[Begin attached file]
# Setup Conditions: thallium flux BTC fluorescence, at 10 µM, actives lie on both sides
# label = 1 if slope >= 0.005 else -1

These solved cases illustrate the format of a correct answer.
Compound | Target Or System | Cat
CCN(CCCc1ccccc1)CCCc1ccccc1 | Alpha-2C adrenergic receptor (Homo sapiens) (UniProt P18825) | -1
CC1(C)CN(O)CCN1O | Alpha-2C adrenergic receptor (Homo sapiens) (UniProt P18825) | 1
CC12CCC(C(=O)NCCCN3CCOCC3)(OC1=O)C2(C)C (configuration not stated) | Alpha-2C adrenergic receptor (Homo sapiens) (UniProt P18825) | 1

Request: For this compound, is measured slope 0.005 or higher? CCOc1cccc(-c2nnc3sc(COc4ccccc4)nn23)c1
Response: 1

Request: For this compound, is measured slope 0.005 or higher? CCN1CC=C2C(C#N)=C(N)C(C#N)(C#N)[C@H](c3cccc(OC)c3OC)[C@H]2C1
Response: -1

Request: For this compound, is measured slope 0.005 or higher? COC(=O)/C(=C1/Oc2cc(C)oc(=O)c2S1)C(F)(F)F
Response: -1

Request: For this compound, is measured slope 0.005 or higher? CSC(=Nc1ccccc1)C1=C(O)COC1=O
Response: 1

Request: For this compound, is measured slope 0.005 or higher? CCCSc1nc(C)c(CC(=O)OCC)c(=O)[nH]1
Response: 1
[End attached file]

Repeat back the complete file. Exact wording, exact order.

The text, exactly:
# Setup Conditions: thallium flux BTC fluorescence, at 10 µM, actives lie on both sides
# label = 1 if slope >= 0.005 else -1

These solved cases illustrate the format of a correct answer.
Compound | Target Or System | Cat
CCN(CCCc1ccccc1)CCCc1ccccc1 | Alpha-2C adrenergic receptor (Homo sapiens) (UniProt P18825) | -1
CC1(C)CN(O)CCN1O | Alpha-2C adrenergic receptor (Homo sapiens) (UniProt P18825) | 1
CC12CCC(C(=O)NCCCN3CCOCC3)(OC1=O)C2(C)C (configuration not stated) | Alpha-2C adrenergic receptor (Homo sapiens) (UniProt P18825) | 1

Request: For this compound, is measured slope 0.005 or higher? CCOc1cccc(-c2nnc3sc(COc4ccccc4)nn23)c1
Response: 1

Request: For this compound, is measured slope 0.005 or higher? CCN1CC=C2C(C#N)=C(N)C(C#N)(C#N)[C@H](c3cccc(OC)c3OC)[C@H]2C1
Response: -1

Request: For this compound, is measured slope 0.005 or higher? COC(=O)/C(=C1/Oc2cc(C)oc(=O)c2S1)C(F)(F)F
Response: -1

Request: For this compound, is measured slope 0.005 or higher? CSC(=Nc1ccccc1)C1=C(O)COC1=O
Response: 1

Request: For this compound, is measured slope 0.005 or higher? CCCSc1nc(C)c(CC(=O)OCC)c(=O)[nH]1
Response: 1